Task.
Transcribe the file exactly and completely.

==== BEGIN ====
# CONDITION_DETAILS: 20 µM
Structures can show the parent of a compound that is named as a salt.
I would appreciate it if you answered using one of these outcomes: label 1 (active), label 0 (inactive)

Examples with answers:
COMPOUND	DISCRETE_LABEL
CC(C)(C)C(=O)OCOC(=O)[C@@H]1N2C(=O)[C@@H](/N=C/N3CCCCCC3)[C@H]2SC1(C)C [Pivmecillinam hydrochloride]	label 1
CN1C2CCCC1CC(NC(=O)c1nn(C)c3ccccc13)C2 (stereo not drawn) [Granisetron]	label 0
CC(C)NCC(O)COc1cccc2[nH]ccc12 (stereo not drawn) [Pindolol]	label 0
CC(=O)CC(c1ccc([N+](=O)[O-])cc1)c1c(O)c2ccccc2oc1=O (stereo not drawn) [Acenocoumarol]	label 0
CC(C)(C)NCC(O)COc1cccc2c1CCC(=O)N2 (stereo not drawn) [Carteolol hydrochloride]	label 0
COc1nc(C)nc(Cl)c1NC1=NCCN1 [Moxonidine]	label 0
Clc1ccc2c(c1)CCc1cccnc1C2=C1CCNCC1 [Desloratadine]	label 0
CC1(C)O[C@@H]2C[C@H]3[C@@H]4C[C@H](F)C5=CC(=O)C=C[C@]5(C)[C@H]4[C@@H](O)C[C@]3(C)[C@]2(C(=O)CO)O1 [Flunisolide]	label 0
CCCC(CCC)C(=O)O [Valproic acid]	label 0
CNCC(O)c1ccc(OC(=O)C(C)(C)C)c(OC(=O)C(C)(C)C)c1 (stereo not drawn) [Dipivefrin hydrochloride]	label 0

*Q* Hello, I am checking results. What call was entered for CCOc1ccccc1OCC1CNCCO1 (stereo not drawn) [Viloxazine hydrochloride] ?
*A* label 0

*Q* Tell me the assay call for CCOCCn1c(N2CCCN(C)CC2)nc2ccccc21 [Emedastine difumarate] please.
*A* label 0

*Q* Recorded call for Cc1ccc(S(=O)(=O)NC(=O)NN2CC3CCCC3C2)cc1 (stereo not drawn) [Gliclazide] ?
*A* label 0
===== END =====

# CONDITION_DETAILS: 20 µM
Structures can show the parent of a compound that is named as a salt.
I would appreciate it if you answered using one of these outcomes: label 1 (active), label 0 (inactive)

Examples with answers:
COMPOUND	DISCRETE_LABEL
CC(C)(C)C(=O)OCOC(=O)[C@@H]1N2C(=O)[C@@H](/N=C/N3CCCCCC3)[C@H]2SC1(C)C [Pivmecillinam hydrochloride]	label 1
CN1C2CCCC1CC(NC(=O)c1nn(C)c3ccccc13)C2 (stereo not drawn) [Granisetron]	label 0
CC(C)NCC(O)COc1cccc2[nH]ccc12 (stereo not drawn) [Pindolol]	label 0
CC(=O)CC(c1ccc([N+](=O)[O-])cc1)c1c(O)c2ccccc2oc1=O (stereo not drawn) [Acenocoumarol]	label 0
CC(C)(C)NCC(O)COc1cccc2c1CCC(=O)N2 (stereo not drawn) [Carteolol hydrochloride]	label 0
COc1nc(C)nc(Cl)c1NC1=NCCN1 [Moxonidine]	label 0
Clc1ccc2c(c1)CCc1cccnc1C2=C1CCNCC1 [Desloratadine]	label 0
CC1(C)O[C@@H]2C[C@H]3[C@@H]4C[C@H](F)C5=CC(=O)C=C[C@]5(C)[C@H]4[C@@H](O)C[C@]3(C)[C@]2(C(=O)CO)O1 [Flunisolide]	label 0
CCCC(CCC)C(=O)O [Valproic acid]	label 0
CNCC(O)c1ccc(OC(=O)C(C)(C)C)c(OC(=O)C(C)(C)C)c1 (stereo not drawn) [Dipivefrin hydrochloride]	label 0

*Q* Hello, I am checking results. What call was entered for CCOc1ccccc1OCC1CNCCO1 (stereo not drawn) [Viloxazine hydrochloride] ?
*A* label 0

*Q* Tell me the assay call for CCOCCn1c(N2CCCN(C)CC2)nc2ccccc21 [Emedastine difumarate] please.
*A* label 0

*Q* Recorded call for Cc1ccc(S(=O)(=O)NC(=O)NN2CC3CCCC3C2)cc1 (stereo not drawn) [Gliclazide] ?
*A* label 0